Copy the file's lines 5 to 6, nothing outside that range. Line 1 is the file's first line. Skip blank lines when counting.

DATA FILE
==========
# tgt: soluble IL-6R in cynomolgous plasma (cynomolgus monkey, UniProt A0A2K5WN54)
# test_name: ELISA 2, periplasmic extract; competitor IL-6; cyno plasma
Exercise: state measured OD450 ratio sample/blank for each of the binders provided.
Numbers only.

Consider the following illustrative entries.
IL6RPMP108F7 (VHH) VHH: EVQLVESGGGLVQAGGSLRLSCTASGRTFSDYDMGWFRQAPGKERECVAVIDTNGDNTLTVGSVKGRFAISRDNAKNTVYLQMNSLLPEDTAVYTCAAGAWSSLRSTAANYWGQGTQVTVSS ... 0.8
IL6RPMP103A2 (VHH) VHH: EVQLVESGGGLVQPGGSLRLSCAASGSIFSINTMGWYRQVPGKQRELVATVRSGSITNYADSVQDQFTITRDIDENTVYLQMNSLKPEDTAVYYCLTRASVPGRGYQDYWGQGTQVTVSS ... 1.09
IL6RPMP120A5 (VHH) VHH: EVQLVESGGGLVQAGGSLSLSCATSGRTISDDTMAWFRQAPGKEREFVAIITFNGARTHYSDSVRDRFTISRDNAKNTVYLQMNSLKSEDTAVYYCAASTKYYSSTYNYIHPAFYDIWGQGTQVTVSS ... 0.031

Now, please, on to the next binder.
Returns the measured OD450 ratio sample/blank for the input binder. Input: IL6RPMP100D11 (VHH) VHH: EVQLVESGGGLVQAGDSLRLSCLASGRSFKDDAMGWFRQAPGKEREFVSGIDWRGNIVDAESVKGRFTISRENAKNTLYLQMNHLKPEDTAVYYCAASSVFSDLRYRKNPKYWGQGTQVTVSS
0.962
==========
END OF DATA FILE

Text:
Consider the following illustrative entries.
IL6RPMP108F7 (VHH) VHH: EVQLVESGGGLVQAGGSLRLSCTASGRTFSDYDMGWFRQAPGKERECVAVIDTNGDNTLTVGSVKGRFAISRDNAKNTVYLQMNSLLPEDTAVYTCAAGAWSSLRSTAANYWGQGTQVTVSS ... 0.8